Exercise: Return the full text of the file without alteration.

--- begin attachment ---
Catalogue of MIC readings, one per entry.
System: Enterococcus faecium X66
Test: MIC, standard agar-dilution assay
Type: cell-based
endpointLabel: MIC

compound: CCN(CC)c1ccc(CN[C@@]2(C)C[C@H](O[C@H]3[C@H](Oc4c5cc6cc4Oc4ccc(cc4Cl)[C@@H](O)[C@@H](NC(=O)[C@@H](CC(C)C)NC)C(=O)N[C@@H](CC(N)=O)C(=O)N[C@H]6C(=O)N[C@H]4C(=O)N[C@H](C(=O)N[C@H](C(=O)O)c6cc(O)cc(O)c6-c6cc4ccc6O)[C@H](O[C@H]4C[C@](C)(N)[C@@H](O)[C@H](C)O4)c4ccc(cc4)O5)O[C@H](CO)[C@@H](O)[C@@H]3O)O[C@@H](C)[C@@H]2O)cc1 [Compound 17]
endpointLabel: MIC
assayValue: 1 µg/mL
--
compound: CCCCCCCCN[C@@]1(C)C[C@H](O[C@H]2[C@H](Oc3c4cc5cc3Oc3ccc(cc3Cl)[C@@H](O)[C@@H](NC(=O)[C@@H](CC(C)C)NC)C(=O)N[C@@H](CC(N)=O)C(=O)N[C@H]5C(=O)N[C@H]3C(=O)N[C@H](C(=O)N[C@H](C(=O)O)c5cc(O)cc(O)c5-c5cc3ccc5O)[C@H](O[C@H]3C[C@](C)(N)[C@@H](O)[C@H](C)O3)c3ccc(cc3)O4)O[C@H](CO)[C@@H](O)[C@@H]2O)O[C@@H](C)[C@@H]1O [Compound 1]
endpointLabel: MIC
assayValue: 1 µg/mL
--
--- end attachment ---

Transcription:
Catalogue of MIC readings, one per entry.
System: Enterococcus faecium X66
Test: MIC, standard agar-dilution assay
Type: cell-based
endpointLabel: MIC

compound: CCN(CC)c1ccc(CN[C@@]2(C)C[C@H](O[C@H]3[C@H](Oc4c5cc6cc4Oc4ccc(cc4Cl)[C@@H](O)[C@@H](NC(=O)[C@@H](CC(C)C)NC)C(=O)N[C@@H](CC(N)=O)C(=O)N[C@H]6C(=O)N[C@H]4C(=O)N[C@H](C(=O)N[C@H](C(=O)O)c6cc(O)cc(O)c6-c6cc4ccc6O)[C@H](O[C@H]4C[C@](C)(N)[C@@H](O)[C@H](C)O4)c4ccc(cc4)O5)O[C@H](CO)[C@@H](O)[C@@H]3O)O[C@@H](C)[C@@H]2O)cc1 [Compound 17]
endpointLabel: MIC
assayValue: 1 µg/mL
--
compound: CCCCCCCCN[C@@]1(C)C[C@H](O[C@H]2[C@H](Oc3c4cc5cc3Oc3ccc(cc3Cl)[C@@H](O)[C@@H](NC(=O)[C@@H](CC(C)C)NC)C(=O)N[C@@H](CC(N)=O)C(=O)N[C@H]5C(=O)N[C@H]3C(=O)N[C@H](C(=O)N[C@H](C(=O)O)c5cc(O)cc(O)c5-c5cc3ccc5O)[C@H](O[C@H]3C[C@](C)(N)[C@@H](O)[C@H](C)O3)c3ccc(cc3)O4)O[C@H](CO)[C@@H](O)[C@@H]2O)O[C@@H](C)[C@@H]1O [Compound 1]
endpointLabel: MIC
assayValue: 1 µg/mL
--